General Manager Shaleena Bott poses for a photo in the hotel lobby.

Checking in with distance student, Shaleena Bott

On the east side of Baranof Island, overlooking Chatham Strait and other mountainous islands, a salmon hatchery pulls water from the lake seated in the mountains overhead. 

It was at Hidden Falls Hatchery that Shaleena Bott first saw an advertisement for the University of Alaska Southeast’s Fisheries Technology program. The Utah native had first moved to Alaska to work at the hatchery, run by Northern Southeast Regional Aquaculture Association (NSRAA), in 2014. 

 “I thought, ‘I’m working in the field. I might as well get the degree,’” said Bott, recalling the cardboard postcard reading “Earn a higher education in fisheries.” 

Despite having a spotty history with education, Bott enrolled part-time at Sitka Campus in 2016. She had had some college experience and a GED, but she had struggled in class settings since her parents had pulled her out of school in the fifth grade, she said.

Born in South Korea, Bott was adopted and raised in Brigham City, Utah. She was the only adoption and the only girl among seven children, brought up by two religious parents who chose to homeschool their children. She helped run the family business instead of continuing her education, she said.

At 17 years old, Bott lied about her age to land a nanny position in New York. The East Coast culture exposed her to history, arts, and values she had not been exposed to in the west.    

“Back east, education is a huge priority. [My employer] told me that if I wanted to get into college, she would help me. I just needed my transcript,” said Bott. “Because I didn’t finish high school, I didn’t even know what that was. That lit a fire in me.”

Bott hid a dictionary in her room and secretly studied its content to improve her reading and comprehension skills. Thanks to her Long Island employer, she connected higher education with more opportunities, although she never disclosed that she lacked a high school degree. 

Instead, Bott enrolled in a GED program in Utah, after moving back upon her mother’s request. She finished the program two months after giving birth to her son, Gabriel, in 2002.

“Your kids make you realize that you have to provide for them,” said Bott. That logic motivated her enrollment at Utah State University the following year. However, Bott struggled to balance various customer service management jobs and single parenting and felt discouraged by the faculty who seemed impatient with her lower literacy level, she said. She dropped out shortly after starting.

Bott tried another approach. Eleven years later, she made the heart-wrenching decision to leave Gabriel with his father. She instead followed her boyfriend Benjamin “Benji” Burbank, a fish culturist for NSRAA, to pursue work at the Alaskan hatchery, she said.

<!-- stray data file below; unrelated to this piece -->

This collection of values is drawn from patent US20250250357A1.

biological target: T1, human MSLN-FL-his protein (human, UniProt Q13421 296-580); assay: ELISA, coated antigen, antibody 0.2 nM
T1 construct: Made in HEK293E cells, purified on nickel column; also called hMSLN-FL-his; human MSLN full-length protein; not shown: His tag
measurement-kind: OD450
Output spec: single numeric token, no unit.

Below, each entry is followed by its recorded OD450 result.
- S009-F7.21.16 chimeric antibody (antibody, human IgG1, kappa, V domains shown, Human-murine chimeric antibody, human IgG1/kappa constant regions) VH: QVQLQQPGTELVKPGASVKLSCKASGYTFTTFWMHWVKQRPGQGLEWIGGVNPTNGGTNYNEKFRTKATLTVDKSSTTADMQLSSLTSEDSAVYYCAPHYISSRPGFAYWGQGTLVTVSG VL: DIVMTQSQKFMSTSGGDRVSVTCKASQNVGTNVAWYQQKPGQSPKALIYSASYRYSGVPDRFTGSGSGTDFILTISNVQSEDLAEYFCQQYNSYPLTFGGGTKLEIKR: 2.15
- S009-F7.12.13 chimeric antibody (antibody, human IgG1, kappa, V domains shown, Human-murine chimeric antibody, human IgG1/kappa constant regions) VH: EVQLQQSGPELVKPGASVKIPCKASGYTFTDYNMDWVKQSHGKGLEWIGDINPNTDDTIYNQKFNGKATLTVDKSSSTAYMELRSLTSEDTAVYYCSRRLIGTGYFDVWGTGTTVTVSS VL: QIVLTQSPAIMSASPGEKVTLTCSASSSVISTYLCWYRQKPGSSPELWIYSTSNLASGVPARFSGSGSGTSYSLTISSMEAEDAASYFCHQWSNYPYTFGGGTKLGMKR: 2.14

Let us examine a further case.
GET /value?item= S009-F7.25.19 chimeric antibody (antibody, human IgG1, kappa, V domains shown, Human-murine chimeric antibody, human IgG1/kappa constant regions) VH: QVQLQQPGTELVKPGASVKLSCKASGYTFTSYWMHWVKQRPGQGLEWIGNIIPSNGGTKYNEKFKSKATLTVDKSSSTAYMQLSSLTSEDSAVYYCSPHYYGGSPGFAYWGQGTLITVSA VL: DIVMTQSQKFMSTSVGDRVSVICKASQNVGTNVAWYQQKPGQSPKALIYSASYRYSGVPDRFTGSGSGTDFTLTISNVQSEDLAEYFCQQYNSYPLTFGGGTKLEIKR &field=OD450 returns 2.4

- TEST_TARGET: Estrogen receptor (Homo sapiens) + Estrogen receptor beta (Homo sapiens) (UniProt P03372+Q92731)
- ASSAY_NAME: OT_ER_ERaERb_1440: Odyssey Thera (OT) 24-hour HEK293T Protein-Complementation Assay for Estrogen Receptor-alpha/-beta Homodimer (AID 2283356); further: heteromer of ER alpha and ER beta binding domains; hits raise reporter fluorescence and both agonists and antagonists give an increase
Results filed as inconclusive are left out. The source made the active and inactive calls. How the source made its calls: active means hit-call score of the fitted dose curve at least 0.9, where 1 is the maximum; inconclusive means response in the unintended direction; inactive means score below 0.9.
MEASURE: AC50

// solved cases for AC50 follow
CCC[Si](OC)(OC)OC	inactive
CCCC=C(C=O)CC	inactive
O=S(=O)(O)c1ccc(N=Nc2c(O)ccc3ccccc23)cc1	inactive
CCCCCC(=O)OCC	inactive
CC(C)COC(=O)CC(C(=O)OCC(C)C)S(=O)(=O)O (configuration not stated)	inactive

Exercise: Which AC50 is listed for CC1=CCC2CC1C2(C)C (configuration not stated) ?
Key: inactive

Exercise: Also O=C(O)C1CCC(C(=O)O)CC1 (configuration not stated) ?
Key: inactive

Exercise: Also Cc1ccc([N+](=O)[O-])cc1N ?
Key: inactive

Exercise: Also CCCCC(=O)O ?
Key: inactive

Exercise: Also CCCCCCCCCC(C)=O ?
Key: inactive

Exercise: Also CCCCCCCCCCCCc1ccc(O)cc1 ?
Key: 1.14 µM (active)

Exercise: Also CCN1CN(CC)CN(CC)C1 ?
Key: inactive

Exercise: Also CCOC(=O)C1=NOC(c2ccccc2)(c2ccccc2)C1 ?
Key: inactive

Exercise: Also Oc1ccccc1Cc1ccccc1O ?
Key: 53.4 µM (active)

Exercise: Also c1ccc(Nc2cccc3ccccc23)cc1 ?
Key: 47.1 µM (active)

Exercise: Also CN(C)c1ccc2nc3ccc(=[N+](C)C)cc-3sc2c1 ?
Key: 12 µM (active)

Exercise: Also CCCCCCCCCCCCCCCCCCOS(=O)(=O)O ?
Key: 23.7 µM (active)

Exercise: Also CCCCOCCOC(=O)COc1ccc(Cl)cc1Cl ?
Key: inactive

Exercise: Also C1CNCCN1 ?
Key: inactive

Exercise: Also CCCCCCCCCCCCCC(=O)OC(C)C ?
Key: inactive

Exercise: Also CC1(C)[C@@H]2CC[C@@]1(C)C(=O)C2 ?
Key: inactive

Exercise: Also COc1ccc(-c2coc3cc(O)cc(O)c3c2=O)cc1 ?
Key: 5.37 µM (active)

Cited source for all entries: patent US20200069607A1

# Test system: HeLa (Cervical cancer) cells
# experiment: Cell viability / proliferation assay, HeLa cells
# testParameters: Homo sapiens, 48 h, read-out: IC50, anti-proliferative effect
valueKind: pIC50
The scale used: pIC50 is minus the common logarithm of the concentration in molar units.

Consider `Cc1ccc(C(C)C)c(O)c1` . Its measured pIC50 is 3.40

“Salmon fisheries is great. You get to work on your own, be outdoors, see Alaska in all its beauty, and you’re not responsible for anything except maybe 7.5 million fish,” said Bott.  

Bott began classes in 2016. All of Bott’s classes were online, except for the fish pathology lab. She explained the convenience of the program’s iPads, complete with the lessons and assignments already downloaded. University staff send the iPads to students, who then return them when they finish the course. 

“When you live remote, you don’t always have internet,” Bott explained. “You do your work, and when you have internet, it uploads everything you’ve done.”

Bott recognized faculty Reid Brewer and Joel Markis for their engaging lessons. She also acknowledged Financial Literacy Specialist Joy Klushkan for sharing funding opportunities and Academic Advisor Amelia Budd for being empathetic to her circumstances. 

“There’s that connection, and it’s great even though you don’t get to meet these people,” she said.

Bott and Burbank transitioned to Neets Bay Hatchery in Ketchikan in 2016. They later found work in Haines, where Bott currently manages the Aspen Hotel while also finishing an Associate of Applied Science in Fisheries Management. She hopes to finish her degree by Spring 2020 and transition back into the field.

“We loved providing for the fisheries to keep the economy growing,” she said. “I’m a strong believer in experience over education, but there are things I never would have gotten to experience without education.”

Looking forward, Bott is also cheering on her son as he approaches high school graduation. “I don’t want him to be 40 and to go through life like me,” Bott said. “He knows education is super important to me.” Gabriel is currently considering a B.A. in psychology at the University of Utah.